Use this URL to cite or link to this record in EThOS: http://ethos.bl.uk/OrderDetails.do?uin=uk.bl.ethos.655948
Title: The flexibility of industrial additive manufacturing systems
Author: Eyers, Daniel
ISNI:       0000 0004 5368 1671
Awarding Body: Cardiff University
Current Institution: Cardiff University
Date of Award: 2015
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Abstract:
The overall aim of this study is to explore the nature of Industrial Additive Manufacturing Systems as implemented by commercial practitioners, with a specific focus on flexibility within the system and wider supply chain. This study is conducted from an Operations Management perspective to identify management implications arising from the application of contemporary Industrial Additive Manufacturing in the fulfilment of demand. The generation of the theoretical constructs and their evaluation is achieved through an abductive approach. The concept of an Industrial Additive Manufacturing System is developed, through which activities, enabling mechanisms, and control architectures are demonstrated. This is complimented by the proposal of a typology of flexibilities both for the manufacturing system and its supply chain. Twelve case studies are examined through practitioner interviews, observation, and mapping of the production processes at three Industrial Additive Manufacturing companies. These explorations are complimented by interviews with customers downstream of the Additive Manufacturer, and with interviews and a survey of principal upstream machine and material suppliers. This study identifies and classifies types of flexibility relevant to Industrial Additive Manufacturing Systems. It is shown that to achieve requisite flexibilities, it is necessary to manage the whole manufacturing system, not just individual machines. By extension, the internal manufacturing systems’ ability to achieve flexibility is shown to be both facilitated and constrained by the environment in which it operates. In particular, inadequacies in the supply of materials are shown to result in suboptimal practices within the manufacturing system. The principal contribution of this thesis is therefore the development of Industrial Additive Manufacturing from a manufacturing systems perspective, and an evaluation of its implications for flexibility.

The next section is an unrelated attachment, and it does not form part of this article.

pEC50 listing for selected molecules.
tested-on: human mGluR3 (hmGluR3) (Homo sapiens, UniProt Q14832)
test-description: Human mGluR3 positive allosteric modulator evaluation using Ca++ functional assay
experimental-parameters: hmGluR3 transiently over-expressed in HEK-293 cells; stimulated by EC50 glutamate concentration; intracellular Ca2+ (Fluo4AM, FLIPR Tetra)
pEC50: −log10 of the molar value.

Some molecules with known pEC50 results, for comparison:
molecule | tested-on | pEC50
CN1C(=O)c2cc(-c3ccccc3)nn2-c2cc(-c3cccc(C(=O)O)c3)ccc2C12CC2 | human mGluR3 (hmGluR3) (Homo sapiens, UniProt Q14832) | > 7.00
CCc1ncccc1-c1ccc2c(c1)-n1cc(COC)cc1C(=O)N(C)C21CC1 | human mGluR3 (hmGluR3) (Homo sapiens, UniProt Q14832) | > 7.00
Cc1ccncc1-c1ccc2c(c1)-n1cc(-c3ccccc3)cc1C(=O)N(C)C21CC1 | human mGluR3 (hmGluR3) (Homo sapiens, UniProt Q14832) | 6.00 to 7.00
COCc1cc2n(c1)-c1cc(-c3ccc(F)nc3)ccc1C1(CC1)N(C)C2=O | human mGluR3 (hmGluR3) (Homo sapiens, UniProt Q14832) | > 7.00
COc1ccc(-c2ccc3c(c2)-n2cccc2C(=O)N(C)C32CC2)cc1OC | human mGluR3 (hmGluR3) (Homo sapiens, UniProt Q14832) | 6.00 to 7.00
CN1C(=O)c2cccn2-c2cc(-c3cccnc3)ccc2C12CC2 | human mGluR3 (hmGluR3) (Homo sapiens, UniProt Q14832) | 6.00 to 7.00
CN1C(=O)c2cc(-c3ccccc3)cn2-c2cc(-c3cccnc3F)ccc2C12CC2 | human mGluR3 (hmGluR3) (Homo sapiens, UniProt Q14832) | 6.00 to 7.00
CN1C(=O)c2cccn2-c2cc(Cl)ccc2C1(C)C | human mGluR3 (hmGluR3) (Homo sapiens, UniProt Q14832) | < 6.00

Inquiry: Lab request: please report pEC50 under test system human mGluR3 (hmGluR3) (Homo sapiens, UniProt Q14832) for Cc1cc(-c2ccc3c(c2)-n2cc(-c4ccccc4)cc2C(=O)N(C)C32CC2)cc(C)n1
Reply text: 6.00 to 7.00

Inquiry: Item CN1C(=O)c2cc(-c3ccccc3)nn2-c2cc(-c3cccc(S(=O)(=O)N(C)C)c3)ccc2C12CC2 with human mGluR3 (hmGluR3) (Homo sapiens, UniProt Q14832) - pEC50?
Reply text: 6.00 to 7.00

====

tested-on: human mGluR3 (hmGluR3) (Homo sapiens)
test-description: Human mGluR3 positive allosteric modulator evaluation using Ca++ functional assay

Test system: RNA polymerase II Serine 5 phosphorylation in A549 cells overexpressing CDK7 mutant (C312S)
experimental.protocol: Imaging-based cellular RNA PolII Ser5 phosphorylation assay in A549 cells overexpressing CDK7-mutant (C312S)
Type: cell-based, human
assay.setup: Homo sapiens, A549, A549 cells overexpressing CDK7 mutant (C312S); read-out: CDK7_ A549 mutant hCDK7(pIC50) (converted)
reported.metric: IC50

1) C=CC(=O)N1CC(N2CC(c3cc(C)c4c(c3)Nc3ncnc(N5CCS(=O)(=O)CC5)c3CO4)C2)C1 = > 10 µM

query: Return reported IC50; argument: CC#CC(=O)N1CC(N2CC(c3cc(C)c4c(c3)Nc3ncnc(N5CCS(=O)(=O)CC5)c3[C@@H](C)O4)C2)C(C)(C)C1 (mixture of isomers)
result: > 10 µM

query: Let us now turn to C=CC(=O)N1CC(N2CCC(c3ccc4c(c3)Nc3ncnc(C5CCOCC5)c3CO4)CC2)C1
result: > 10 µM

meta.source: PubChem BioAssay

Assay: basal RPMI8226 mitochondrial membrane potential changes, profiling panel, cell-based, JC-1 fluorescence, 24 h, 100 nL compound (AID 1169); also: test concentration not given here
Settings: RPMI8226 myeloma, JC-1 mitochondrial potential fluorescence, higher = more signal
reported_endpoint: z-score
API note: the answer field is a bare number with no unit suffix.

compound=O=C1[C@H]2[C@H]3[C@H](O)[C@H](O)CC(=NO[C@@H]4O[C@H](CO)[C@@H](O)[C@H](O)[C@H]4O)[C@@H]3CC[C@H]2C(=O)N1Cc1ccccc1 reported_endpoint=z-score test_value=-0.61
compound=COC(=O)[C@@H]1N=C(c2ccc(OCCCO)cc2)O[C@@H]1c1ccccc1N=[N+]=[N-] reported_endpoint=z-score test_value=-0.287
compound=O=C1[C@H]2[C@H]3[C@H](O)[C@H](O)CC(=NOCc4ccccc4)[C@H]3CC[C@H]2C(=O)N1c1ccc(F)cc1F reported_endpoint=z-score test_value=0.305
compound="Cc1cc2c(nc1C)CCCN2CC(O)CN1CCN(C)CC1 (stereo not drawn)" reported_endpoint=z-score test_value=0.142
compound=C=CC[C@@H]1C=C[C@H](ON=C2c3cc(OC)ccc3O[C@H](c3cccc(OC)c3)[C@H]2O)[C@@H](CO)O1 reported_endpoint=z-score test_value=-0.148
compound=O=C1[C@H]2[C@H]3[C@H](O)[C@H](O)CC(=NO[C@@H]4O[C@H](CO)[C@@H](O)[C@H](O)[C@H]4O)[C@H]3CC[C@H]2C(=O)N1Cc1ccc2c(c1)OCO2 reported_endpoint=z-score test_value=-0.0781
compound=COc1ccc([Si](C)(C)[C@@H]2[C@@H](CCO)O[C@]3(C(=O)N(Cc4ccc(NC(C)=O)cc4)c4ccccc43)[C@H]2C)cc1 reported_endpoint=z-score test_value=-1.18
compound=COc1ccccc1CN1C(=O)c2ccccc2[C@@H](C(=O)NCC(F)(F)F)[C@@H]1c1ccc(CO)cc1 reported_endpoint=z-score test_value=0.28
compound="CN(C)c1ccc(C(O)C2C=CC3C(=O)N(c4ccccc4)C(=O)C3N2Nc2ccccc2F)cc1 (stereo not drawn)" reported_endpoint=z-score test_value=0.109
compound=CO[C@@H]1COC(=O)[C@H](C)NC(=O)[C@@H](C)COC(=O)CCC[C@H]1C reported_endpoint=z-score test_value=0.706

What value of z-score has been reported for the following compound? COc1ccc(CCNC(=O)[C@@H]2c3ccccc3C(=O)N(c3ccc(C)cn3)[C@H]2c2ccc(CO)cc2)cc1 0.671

Supervisor: Not available Sponsor: Not available
Qualification Name: Thesis (Ph.D.) Qualification Level: Doctoral
EThOS ID: uk.bl.ethos.655948  DOI: Not available
Keywords: TS Manufactures
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